Investment Grade Quality with High Yielding Income

Fixed income investors are
continually looking for high yielding investments with stability of principal.
It has been that way for decades. Today is no different either. For years, the
high yield bond market provided more than ample income for investors and in
some cases capital appreciation of their investment. That has all changed over
the past year.
Share prices of high yield
bond ETF’s have declined on average -15.33% over the past year while yields
have remained stable or increased in some cases due to price declines. Some
investors face another problem, where can they re-invest surplus income. Both
situations are very troubling for fixed income investors today.
Since the beginning of the
year investors have seen extremely high market volatility for a plethora of
reasons which we will not go into here. Despite all the hoopla in the news and
talk by pundits, fixed income investors questions have not changed. They remain
the same and they need answers.
Today, I am going to share an
idea which may address the fixed income investors questions. This is a little
known area to many investors. It is called Exchange Traded Debt (ETD’s or Baby
Bonds). They trade on the stock exchange like a stock, but they are actually
debt of corporations.
ETD’s or Baby Bonds are debt
issued by a corporation in denominations less than the normal bond denomination
of $1,000. In fact, most ETD’s are issued in $25.00 denominations.  They all pay interest, usually quarterly,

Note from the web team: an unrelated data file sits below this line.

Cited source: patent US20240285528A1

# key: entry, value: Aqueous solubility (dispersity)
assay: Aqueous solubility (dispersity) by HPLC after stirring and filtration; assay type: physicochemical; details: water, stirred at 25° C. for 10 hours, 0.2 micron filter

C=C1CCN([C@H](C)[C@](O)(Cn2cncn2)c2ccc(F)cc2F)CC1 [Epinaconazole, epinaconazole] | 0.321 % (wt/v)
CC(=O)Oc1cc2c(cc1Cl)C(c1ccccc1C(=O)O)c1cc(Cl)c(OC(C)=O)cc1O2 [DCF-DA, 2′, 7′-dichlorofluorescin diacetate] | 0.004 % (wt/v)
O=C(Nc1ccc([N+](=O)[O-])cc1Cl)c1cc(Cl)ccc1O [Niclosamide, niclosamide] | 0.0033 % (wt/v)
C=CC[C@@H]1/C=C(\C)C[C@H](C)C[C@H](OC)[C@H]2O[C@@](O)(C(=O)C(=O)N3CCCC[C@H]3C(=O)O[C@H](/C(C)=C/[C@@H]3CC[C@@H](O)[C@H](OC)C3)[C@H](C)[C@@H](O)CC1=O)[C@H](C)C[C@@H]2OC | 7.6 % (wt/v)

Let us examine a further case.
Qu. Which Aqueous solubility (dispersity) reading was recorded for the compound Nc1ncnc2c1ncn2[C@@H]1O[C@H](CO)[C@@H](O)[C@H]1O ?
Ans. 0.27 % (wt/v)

unlike most bonds which pay semi-annually. There is no preferential tax
treatment on the interest paid.

Now, let’s look at
what happened over the past year (2/13/15- 2/12/16). Below are a few
interesting data points which support why investors may want to consider ETD’s
as an income alternative. Before we look at that data, keep in mind the ETD’s
selected are all investment grade securities vs. high yield bonds which are non-investment grade.

               High Yield ETF’s *   IG – ETD’s **                                 
Change in Principal/ Price Only                         -15.33%             -2.83%                             
Current Yield                                                      
 6.91%               6.38%                             
5.71                   2.15                             
Ok, this all sounds great, but
what is the down side? The downsides are the spreads are a little wider than
one would expect. So, you do not want to use market orders when buying or
selling. Limit orders only. Next, you are investing in individual issues, so
you do not have the diversification of a ETF.
The key to investing in ETD’s
is to focus on investment grade issues. Investment Grade ETD’s carry a lower
default risk, yet they provide yields equal to high yield bonds. Below is a
sample of investment grade ETD’s. You see issuers like Prudential Financial,
U.S. Cellular, Tennessee Valley Authority and even Raymond James Financial.
Some ETD issues are even secured with real estate.

One last point here. In the
event of a corporate bankruptcy, bond holders (ETD’s) are in line ahead of
preferred and common stock investors. A small nuance, but something to consider.
I say this because some investors confuse ETD’s with preferred stocks. ETD’s
are not stocks, they are debt and pay interest. They just trade on the stock
exchange like a preferred stock or high yield ETF.
* Data
compiled from a Composite of the 10 Largest High Yield ETF’s.
** Data
compiled from a Composite of 40 Investment Grade ETD’s.

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